When it was all over, we sat in the San Gabriel and washed ourselves like crocodiles. We had lived in a world of sweat.
We joked as an old tire floated by that it wouldn’t be long until we spotted the rest of the car.
We watched the ants at their little work, their little loads, and being good, we did not interrupt them. A big dumb foot lands in your way you drop a leaf from your mandibles and you can’t bear to pick it up again.
I had to become something to carry us. Something strong. Something stone. I crouched under my task and the sun beat upon me, until I was small, like they were.
I was splitting firewood with a dull, cheap axe. You spun beneath an umbrella and asked me to join you. I wanted to ask, is life better when the hand you hold holds yours back.
I wanted to look up and see you spinning, but could not lift my gaze from the ground.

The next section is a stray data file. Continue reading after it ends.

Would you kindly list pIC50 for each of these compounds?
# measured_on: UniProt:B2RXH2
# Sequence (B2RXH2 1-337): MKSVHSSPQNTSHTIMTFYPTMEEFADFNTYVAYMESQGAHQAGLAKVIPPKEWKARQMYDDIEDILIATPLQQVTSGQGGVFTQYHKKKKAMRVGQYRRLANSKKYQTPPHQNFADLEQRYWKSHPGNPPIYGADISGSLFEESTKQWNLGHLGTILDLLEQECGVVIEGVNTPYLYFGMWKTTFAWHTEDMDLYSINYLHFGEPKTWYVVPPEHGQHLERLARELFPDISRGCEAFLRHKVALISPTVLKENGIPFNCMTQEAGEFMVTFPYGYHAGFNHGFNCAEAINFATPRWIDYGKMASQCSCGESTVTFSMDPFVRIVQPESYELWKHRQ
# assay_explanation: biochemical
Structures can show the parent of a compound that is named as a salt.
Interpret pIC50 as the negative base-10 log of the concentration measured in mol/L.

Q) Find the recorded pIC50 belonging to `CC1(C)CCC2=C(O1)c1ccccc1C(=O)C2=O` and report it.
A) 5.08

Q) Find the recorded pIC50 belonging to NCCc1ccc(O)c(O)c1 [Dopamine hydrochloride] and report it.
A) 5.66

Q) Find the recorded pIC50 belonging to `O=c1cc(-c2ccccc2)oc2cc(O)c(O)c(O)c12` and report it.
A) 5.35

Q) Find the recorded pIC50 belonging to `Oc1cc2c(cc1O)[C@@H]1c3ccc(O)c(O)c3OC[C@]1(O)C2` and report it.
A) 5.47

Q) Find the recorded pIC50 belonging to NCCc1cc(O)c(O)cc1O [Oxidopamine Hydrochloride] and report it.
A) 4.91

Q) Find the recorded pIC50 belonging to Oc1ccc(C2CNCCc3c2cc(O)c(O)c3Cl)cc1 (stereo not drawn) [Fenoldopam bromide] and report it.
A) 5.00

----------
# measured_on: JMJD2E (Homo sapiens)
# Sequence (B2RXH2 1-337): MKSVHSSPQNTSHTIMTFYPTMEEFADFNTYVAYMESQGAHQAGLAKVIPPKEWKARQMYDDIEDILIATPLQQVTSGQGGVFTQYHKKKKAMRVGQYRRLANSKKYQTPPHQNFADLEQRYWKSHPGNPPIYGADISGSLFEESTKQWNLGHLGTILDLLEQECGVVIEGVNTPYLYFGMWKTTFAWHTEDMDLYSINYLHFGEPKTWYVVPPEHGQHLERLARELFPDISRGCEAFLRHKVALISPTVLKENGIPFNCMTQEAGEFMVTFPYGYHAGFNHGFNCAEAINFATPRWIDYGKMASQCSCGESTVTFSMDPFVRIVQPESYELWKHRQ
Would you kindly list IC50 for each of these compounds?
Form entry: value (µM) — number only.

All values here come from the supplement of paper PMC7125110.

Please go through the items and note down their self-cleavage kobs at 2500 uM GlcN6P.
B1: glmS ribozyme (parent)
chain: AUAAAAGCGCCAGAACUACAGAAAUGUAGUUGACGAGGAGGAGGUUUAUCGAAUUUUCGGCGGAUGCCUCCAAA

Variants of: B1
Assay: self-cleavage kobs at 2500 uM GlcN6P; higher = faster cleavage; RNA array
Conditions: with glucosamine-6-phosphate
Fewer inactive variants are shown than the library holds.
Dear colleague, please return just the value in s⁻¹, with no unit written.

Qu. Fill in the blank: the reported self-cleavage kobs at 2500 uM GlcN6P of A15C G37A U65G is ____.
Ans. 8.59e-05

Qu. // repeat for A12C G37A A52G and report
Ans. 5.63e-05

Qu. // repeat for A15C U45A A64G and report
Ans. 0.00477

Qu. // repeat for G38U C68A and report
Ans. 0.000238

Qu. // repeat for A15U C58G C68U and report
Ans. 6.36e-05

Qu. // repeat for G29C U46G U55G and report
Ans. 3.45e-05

Cold front. Warm front. Mercury in retrograde. If I knew the words once to say it I do not know them now.
I wished I could hear the birds like you did. I wanted evidence but also wanted song. You sat crosslegged while I looked in the manual. The red breast you took to mean “heart” I took to mean “dying” so I sketched his little face in soundless rictus. while you closed your eyes entirely and listened.
I carried the wood behind you while you shone a flashlight ahead. You whistled a little birdsong. I dreamed that I could spin you forever and never get tired.